Secrets to Making Gecko Glue Unlocked
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HOW GECKOS STICK, SECRETS TO MAKING GECKO GLUE UNLOCKED
Lewis & Clark College / Newswise
August 27, 2002
PORTLAND, Ore.-- Geckos, nature's supreme climbers, can race up a polished
glass wall at a meter per second and support their entire body weight from a
wall with only a single toe. But the gecko's remarkable climbing ability has
remained a mystery since Artistotle first observed it in fourth century B.C.
Now a team of biologists and engineers has cracked the molecular secrets of
the gecko's unsurpassed sticking power--opening the door for engineers to
fabricate prototypes of synthetic gecko adhesive.
"Two millennia later, we have solved the puzzle of how geckos use millions
of tiny foot hairs to adhere to even molecularly smooth surfaces such as
polished glass," says Kellar Autumn, lead author of an article in this
week's Proceedings of the National Academy of Sciences. Our new data prove
once and for all how geckos stick."
Working at Lewis & Clark College, the University of California at Berkeley,
the University of California at Santa Barbara, and Stanford University, the
* confirmed speculation that the gecko's amazing climbing ability depends on
weak molecular attractive forces called van der Waals forces,
* rejected a competing model based on the adhesion chemistry of water
* discovered that the gecko's adhesive depends on geometry, not surface
chemistry. In other words, the size and shape of the tips of gecko foot
hairs--not what they are made of--determine the gecko's stickiness.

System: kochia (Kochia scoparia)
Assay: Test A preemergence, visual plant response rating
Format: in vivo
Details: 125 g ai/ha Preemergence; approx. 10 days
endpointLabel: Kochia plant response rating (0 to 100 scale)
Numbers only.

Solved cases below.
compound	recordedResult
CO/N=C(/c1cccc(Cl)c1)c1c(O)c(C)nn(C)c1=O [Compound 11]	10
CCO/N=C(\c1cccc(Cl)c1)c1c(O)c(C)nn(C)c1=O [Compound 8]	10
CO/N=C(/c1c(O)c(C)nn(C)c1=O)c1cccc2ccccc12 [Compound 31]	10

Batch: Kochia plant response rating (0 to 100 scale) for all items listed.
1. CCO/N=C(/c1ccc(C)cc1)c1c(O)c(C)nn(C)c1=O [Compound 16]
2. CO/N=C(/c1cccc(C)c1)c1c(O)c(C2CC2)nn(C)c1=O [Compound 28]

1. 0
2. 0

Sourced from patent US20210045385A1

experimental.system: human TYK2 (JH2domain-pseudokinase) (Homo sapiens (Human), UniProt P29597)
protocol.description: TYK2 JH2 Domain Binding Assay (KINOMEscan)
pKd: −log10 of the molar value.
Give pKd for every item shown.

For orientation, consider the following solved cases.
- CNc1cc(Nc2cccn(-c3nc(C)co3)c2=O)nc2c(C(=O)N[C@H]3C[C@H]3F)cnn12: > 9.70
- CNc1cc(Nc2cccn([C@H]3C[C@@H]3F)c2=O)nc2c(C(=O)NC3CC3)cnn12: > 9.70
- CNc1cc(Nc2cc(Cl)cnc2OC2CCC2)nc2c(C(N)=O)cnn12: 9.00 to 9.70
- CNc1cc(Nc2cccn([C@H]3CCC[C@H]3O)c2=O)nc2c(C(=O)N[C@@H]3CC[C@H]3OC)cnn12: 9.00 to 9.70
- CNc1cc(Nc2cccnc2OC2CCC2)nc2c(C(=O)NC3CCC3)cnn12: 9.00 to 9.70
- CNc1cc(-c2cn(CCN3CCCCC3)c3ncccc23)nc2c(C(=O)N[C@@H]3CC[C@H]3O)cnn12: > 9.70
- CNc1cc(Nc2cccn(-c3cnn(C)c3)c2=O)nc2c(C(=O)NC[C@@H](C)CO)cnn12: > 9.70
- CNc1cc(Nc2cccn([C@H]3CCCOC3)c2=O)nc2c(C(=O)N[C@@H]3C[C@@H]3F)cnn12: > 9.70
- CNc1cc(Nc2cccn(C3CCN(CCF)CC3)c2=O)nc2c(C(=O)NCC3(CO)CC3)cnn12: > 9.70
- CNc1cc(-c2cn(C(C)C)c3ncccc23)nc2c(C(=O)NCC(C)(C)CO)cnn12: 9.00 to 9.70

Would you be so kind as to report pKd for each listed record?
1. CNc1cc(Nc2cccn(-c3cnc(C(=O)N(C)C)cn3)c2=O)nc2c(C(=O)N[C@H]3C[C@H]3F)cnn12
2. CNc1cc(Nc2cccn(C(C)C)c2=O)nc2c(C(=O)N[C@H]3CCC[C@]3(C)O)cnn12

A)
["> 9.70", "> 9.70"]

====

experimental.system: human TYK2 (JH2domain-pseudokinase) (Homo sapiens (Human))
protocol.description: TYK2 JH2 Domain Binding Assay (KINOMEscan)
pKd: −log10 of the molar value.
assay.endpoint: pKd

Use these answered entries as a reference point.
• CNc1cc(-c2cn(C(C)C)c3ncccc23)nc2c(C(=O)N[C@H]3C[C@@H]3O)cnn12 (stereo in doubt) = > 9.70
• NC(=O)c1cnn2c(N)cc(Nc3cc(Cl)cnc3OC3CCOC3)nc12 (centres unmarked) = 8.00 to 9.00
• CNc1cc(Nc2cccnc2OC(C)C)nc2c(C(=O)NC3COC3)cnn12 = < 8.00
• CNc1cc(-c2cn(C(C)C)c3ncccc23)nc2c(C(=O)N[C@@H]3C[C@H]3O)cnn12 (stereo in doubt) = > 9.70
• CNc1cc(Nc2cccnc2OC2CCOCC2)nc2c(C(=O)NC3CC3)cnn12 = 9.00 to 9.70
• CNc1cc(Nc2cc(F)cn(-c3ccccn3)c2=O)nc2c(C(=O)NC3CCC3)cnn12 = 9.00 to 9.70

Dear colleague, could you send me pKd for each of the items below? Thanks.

To verify its experimental and theoretical results, the gecko group then
used its new data to fabricate prototype synthetic foot-hair tips from two
"Both artificial setal tips stuck as predicted," notes Autumn, assistant
professor of biology at Lewis & Clark College in Portland, Ore. "Our initial
prototypes open the door to manufacturing the first biologically inspired
dry, adhesive microstructures, which can have widespread applications."
The project required an interdisciplinary team, according to Autumn.
Engineers Ronald Fearing and Metin Siiti at the University of California at
Berkeley built prototype synthetic gecko foot-hair tips that stick like the
real thing. Engineer Jacob Israelachvili at the University of California at
Santa Barbara provided the mathematics that led to the prototype's design.
Other team members include biologist Robert Full at the University of
California at Berkeley and engineer Thomas Kenny of Stanford University.
Van der Waals force vs. capillary adhesion
The team tested two competing hypotheses: one based on van der Waals force
and a second on capillary (water-based) adhesion.
"Our results provide the first direct experimental verification that a
short-range molecular attraction called van der Waals force is definitely
what makes geckos stick," Autumn emphasizes.
Van der Waals forces, named after a Dutch physicist of the late 1800s, are